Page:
Talking optimistically about the Bill, Professor Shiv Shankar, faculty member, material science department, nanosciences engineering, chairman, IPR cell, Indian Institute of Science, says, “This Bill won't compel the scientists to go for patent protection, rather it will make it possible for institutes, which get government grants, to own the IP that they have generated. The DBT requires all the recepients of its grants to co-share the IP and gain 50 percent of the royalty. The DST has no set rules for the same.”

Burning issues
Some scholars and stakeholders point out that the legislation is unnecessary because the Indian government does not have a vast number of patents in its databases and that IP protection alone is not the best way to ensure technology transfer. The major disadvantages could be one or any of the following:
  • The enormous penalties proposed to be imposed at every stage on the researcher as well as the research institutions under the Indian Bill may discourage research. The Bill seems to penalize the scientists who publicly disclose IP without a 30-day notice, and institutions that fail to protect IP, if it has a commercial potential. This could also lead the institutions to focus more on commercial research and ignore basic research, which may fuel innovations in the next 30-50 years.
  • This Bill at the moment is being followed by many autonomous organization including the DBT. Copyright, trademark and others seem to be covered under the definition of 'public funded IP'. This might impair the basic research activity, which forms the basis of future industrial research. Requirement of compulsory protection of any intellectual property also gives rise to enormous amount of paperwork and may lead to administrative issues.
  • Non-disclosure, which is a requirement in the Bill, restricts the dissemination of research within the academic community, and curtails freedom of openly discussing their research findings. Apart from this, since scientists cannot publish their research finding immediately, the findings get outdated, and promotional avenues for scientists get delayed. Exclusive licensing enables restrictions on the dissemination of academic research in the marketplace, and increase in cost of products based on public-funded research.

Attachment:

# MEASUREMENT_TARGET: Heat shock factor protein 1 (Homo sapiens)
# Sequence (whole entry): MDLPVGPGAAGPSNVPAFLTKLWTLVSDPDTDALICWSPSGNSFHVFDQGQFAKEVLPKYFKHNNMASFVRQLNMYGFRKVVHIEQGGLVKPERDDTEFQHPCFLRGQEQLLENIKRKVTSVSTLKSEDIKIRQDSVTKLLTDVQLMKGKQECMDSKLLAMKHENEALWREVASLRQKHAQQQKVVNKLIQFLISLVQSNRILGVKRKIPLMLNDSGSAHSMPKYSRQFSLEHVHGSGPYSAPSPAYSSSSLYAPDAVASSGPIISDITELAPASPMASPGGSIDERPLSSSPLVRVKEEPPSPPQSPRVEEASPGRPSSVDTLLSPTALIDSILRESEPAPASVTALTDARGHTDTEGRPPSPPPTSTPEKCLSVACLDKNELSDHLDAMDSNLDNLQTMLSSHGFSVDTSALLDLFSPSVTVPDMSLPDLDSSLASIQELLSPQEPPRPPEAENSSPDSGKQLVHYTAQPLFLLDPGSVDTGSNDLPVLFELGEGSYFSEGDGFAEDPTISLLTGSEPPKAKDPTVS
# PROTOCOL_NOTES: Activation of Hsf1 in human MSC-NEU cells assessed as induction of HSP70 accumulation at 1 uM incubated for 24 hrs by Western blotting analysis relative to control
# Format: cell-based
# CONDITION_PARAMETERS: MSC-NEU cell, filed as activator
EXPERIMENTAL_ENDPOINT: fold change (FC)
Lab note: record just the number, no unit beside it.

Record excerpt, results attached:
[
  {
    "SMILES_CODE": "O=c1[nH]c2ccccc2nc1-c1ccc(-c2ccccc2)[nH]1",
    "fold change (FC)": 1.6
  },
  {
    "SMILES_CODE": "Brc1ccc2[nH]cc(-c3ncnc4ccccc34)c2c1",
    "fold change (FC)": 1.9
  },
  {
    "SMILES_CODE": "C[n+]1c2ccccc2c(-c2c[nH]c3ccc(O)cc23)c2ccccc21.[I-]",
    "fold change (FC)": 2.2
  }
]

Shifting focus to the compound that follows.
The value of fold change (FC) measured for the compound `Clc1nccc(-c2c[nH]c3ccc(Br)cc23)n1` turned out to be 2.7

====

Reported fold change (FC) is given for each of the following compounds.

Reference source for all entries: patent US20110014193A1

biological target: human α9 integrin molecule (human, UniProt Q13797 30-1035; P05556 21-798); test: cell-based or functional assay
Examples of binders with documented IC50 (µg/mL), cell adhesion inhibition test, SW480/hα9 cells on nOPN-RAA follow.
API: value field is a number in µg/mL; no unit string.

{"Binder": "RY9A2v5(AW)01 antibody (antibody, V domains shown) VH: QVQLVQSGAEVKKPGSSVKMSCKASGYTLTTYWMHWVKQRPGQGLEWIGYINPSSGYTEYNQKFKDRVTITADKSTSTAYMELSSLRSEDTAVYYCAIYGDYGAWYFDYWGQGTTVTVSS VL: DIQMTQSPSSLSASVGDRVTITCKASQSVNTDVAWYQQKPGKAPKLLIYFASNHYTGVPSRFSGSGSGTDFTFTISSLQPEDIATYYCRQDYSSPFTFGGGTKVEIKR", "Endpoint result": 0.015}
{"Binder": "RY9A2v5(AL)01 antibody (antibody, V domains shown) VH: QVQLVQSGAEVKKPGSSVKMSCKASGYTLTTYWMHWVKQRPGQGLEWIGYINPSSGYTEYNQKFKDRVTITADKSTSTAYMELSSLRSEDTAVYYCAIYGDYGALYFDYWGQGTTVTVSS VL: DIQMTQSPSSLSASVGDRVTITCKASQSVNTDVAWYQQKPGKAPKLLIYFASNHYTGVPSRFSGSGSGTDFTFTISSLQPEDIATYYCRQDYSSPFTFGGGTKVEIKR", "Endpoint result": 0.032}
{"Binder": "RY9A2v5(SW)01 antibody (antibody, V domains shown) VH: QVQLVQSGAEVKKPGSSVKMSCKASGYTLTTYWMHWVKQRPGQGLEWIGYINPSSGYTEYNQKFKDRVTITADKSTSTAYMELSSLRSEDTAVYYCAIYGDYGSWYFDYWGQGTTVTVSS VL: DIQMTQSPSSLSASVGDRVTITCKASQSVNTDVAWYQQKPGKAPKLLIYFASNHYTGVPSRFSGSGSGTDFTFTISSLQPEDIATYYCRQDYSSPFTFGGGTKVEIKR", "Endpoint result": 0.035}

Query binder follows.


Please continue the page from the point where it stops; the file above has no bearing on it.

Expressing serious doubts, Dr B V Ravi Kumar, managing director, Xcyton Diagnostics, says, “This Bill will be detrimental for scientific research as it will put unnecessary pressure on research institutes to produce something which is patentable. Of late, the cost of patenting has shot up and and institutes which have a fixed budget for intellectual property issues will not be able to afford the costs of patenting. Most institutes actually cannot judge what intellectual property is useful and patentable and hence can run into losses if they try to obtain a patent for all their research.”

Even Dr Vijay Chandru, who favors the Bill but has certain reservations, cautions, “Some points, such as the fine imposed if the research is not commercialized, are worrisome. There are some issues that need to be worked out. We need to be careful as it is not the first-to-file but rather the first-to-use who should be awarded the patent, an issue which is highly debated in the US.”

“The whole idea of a patent was to share the information so others can build and improve on the invention and reward people for the invention and essentially help build value for society. But when the same structure is used to block people from carrying out research, that's when society needs to worry. In India, if people go ahead and patent stuff, it's ok,” adds Dr Chandru.

The Bill aims to incentivize innovation by sharing at least 30 percent of the royalty with scientists. Dr Ravi Dhar, senior consultant, IP Cell, BIRAP, said that despite the similar mechanism of sharing followed by numerous institutions for the last 20 years or so, the level of commercialization is very low.

“Many of the autonomous institutes share a much higher percentage of royalty than the 30 percent mentioned in the Bill. The government needs to understand the reasons for low productivity, lacunae in the implementation and fair distribution of the royalty by stake holders, including the ones dealing with technology management,” says Dr Dhar.

Rahul Koul in New Delhi